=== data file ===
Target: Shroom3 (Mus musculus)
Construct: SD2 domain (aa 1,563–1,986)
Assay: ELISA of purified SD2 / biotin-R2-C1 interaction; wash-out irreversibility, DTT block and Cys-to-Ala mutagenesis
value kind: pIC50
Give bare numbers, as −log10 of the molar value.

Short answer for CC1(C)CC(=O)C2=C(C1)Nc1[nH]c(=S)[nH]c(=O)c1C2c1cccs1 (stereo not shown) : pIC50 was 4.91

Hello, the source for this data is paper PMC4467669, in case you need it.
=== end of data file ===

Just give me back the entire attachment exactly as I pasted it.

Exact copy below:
Target: Shroom3 (Mus musculus)
Construct: SD2 domain (aa 1,563–1,986)
Assay: ELISA of purified SD2 / biotin-R2-C1 interaction; wash-out irreversibility, DTT block and Cys-to-Ala mutagenesis
value kind: pIC50
Give bare numbers, as −log10 of the molar value.

Short answer for CC1(C)CC(=O)C2=C(C1)Nc1[nH]c(=S)[nH]c(=O)c1C2c1cccs1 (stereo not shown) : pIC50 was 4.91

Hello, the source for this data is paper PMC4467669, in case you need it.